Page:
Abolish the Police?

Readers of this blog know that I have reservations about the Ferguson, Missouri case. In short, I think the grand jury was correct in its assumption that the prosecution did not present compelling evidence to allow for the indictment of Officer Darren Wilson for the murder of unarmed African American Michael Brown. That very well might be the prosecuting attorney’s fault and, if locals feel that way, they probably ought to launch a recall vote. Given what the grand jury saw and heard, though, non-indictment appears to be the right call. (It at least leaves open the possibility of a future indictment.)

I have no such reservations about an incident on Staten Island—there is no justification whatsoever for Officer Daniel Pantaleo to apply the banned choke hold on Eric Garner that resulted in his death. Garner wasn’t engaged in dangerous activity—he was selling individual cigarettes on the street, an activity common among panhandlers and poor folks. It’s illegal, but let’s not confuse this with an assault on public order. Pantaleo is, at minimum, guilty of involuntary manslaughter in any court less biased than cover-your-ass police (CYA) culture.

Here in Massachusetts we have our own scandal involving cops getting away with murder. As it turns out, quite a few Bay State cops busting drunk drivers are cruising the streets while intoxicated and several have been involved in fatal accidents for which they were never charged. Here’s how you do it. Drunkenly kill a motorist or two, wait for an investigating officer to arrive, refuse a breathalyzer test, and rely upon the CYA ‘professional courtesy’ of your fellow officer. In Massachusetts, refusing to take the test is an automatic 180-day suspension of license, an inconvenience but hardly on par with the 13 to15-year sentence a Hampshire County judge just imposed on a Central American immigrant—who confessed, by the way—for the DUI double fatality he caused. Can you say ‘miscarriage of justice?’

It’s time to take action and one way do so is simply to abolish police—fire every one of them, including the “good” cops. I’m not suggesting some misty-eyed human-nature-is good-we-can-take-care-of-each-other utopian solution. I’m suggesting we nod to reality and admit that policing is an outdated concept that can be more efficiently and fairly done by technology and the US military.

We don’t need traffic cops any more, nor have they ever been particularly successful in making the streets safer. Here’s what does work: tamper-proof speed generals in vehicles that prevent engines from accelerating over a set speed, and traffic cameras that record bad driving. The latter have been in place in Canada and Europe for years. Want to tool down the interstate at 90 mph? Your fine will come in the mail. I can hear the anguished screams of “Big Brother” and “invasion of privacy.” My response: “Grow up! This battle is as over and lost as the Vietnam War.” Have we learned nothing in the post-9/11world? The simple truth is that you are being watched. Or did you think eye-witnesses solved the Boston Marathon bombing? Or that changing your password protects you from phishing? Or that laws prevent access to your “private” information? Or perhaps you think your license plates aren’t already being recorded. Ever go through a tollbooth? Ever drive by a ‘secure’ building? Cameras are everywhere, so don’t confuse privacy rights with your desire to drive like an idiot whenever you wish. If you want safer streets and maximum patrol coverage, lose the cops and bring on the cameras. Need backup? Drones can police the roads better than cops in cars.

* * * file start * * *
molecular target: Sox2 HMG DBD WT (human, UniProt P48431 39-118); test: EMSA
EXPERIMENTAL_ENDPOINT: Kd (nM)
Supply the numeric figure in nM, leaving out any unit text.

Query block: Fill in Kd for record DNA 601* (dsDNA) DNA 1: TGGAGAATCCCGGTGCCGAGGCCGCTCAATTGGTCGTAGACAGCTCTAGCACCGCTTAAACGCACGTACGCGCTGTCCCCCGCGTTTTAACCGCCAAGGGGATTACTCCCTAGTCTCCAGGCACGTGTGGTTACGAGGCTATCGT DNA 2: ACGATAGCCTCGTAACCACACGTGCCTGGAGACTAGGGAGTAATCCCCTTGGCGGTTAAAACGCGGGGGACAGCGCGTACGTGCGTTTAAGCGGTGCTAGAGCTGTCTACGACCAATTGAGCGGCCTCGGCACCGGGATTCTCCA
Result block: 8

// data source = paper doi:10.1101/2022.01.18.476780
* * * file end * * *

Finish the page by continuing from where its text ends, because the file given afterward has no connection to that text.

Another outdated concept is ‘community policing.’ It’s pretty simple: bad guys don’t want to play basketball with cops and, if they’re bad enough, no one else in the community is going play tattletale; they’re smart enough to know that Officer Friendly can’t protect them from gangs. Moreover, community policing spawns the problematic CYA culture of Massachusetts, Staten Island, and (maybe) Ferguson.

Who can protect us better than rogue cops and their CYA accessories? How about the US military? In an earlier post I suggested an Italian-style carabinieri. It's not a perfect solution, but it does trend better than today’s police culture. There are 1.1 million full-time cops in the USA and another 100,000 part-timers. The US military is much larger: 1.37 on active duty and another 850,000 reservists.

In an earlier post I noted that the military is lousy at winning foreign wars, so let’s let soldiers train on American streets. Save the dough spent on cops and assess states and municipalities fees that go into the Pentagon budget. Among the advantages:

·      The US military is the most integrated body in American society, so no more white cops with seniority in black neighborhoods.
·      Police forces are increasingly militarized. Doesn’t it make sense to let those trained in this technology use it instead of amateurs?
·      Military personnel can be rotated regularly, which discourages corruption and payoffs. I’ll take dispassionate cops over community policing.
·      The US military has more trained investigators than any prosecuting attorney.
·      The military is, as a rule, more disciplined, physically fit, and duty-bound than most police forces.
·      It’s likely to be cheaper. (For a start, taxpayers wouldn’t be double-billed for high tech gear.)
·      It can't be any worse than what we already have.

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